From one point of view it’s a list of criteria created by a group of Psychiatrists, in closed door meetings to describe the experience of people who are not part of those conversations.
These criteria are general and don’t appreciate individual nuance.
What a diagnosis does not account for is mindset, determination, resourcefulness, creativity and other amazing qualities.
Qualities that often defy the myopic view of what a person with that diagnosis can accomplish.
One of the best ways to put your creative mind to use is by finding the equivalent of emergency exits, trap doors, windows. Those unconventional ways of working around the challenges of your ADHD.
The conventional approach remains a desire to teach a student with ADHD how to find their way into the box their peers without ADHD are encouraged to fit into.
I’m not saying teachers do this but the system teachers are handcuffed into honoring certainly does.
I see small changes happening in some districts, spearheaded by true thought leaders. But the changes are excruciatingly slow.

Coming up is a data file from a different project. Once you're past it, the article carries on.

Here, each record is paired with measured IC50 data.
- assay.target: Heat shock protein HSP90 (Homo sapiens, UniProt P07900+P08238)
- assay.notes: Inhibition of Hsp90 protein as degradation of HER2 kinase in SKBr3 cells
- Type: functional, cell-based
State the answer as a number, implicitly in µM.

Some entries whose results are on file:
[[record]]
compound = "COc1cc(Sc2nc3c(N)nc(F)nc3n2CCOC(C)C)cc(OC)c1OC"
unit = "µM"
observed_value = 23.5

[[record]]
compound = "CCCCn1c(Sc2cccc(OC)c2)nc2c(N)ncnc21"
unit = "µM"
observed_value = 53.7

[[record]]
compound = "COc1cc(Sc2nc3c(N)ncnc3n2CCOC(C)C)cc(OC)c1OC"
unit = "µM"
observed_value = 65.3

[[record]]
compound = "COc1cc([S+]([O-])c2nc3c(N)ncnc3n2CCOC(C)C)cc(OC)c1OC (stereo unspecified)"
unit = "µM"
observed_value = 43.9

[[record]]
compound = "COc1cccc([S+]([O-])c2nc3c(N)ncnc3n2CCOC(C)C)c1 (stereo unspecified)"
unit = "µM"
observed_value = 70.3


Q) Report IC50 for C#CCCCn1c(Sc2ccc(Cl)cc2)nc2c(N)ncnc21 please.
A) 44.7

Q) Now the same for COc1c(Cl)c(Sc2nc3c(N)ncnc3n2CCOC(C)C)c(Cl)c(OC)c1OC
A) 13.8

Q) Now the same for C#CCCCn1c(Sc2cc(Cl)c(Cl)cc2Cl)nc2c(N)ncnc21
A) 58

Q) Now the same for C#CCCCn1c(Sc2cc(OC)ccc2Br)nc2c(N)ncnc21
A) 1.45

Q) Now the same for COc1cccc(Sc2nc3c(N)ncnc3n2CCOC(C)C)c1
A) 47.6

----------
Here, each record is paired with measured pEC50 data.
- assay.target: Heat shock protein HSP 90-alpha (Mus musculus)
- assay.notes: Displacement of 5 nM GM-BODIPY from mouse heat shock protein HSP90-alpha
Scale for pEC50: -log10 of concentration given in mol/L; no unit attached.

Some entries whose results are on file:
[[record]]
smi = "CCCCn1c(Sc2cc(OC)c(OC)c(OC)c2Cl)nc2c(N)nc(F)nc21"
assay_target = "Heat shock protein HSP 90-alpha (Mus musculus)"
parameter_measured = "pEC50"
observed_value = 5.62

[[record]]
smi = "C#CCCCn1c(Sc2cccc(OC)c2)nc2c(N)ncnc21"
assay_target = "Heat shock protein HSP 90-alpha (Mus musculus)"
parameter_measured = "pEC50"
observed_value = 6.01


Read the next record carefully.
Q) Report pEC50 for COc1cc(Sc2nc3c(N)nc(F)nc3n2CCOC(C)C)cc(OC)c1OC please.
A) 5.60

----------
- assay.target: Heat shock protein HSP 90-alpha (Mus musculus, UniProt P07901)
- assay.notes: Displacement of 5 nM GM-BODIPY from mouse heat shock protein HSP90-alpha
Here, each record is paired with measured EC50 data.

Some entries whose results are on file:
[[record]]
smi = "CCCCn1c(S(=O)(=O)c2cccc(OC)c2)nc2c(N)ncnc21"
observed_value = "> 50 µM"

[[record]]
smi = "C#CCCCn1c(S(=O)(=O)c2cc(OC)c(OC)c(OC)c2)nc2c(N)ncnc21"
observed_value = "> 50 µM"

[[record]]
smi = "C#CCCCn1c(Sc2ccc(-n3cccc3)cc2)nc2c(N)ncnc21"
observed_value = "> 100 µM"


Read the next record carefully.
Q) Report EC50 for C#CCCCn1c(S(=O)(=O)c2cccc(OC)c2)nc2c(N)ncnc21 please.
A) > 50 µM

Here’s one idea for dealing with this reality in the meantime.
Do your best to understand the inside the box rules that still drive much of the world.
This is important research and preparation for you.
Because the time will come when they want better results than they’ve been getting but can’t seem to think beyond the limits of the box they’ve cozied themselves into.
Then here you are. Someone who has committed herself to installing a bunch of escape doors and windows into the sides of the box.
So many windows and escape hatches that the walls of the box collapse.
Then watch the minds around you be blown by your creative and innovative thinking.
It’s ironic how a system so committed to honoring an antiquated box, will often come to folks like us when they finally realize they’re trapped by their own creation.
A diagnosis doesn’t need to be a declaration of permanent disability. When it can be a fire that forges the kind of creative thinking that moves society forward.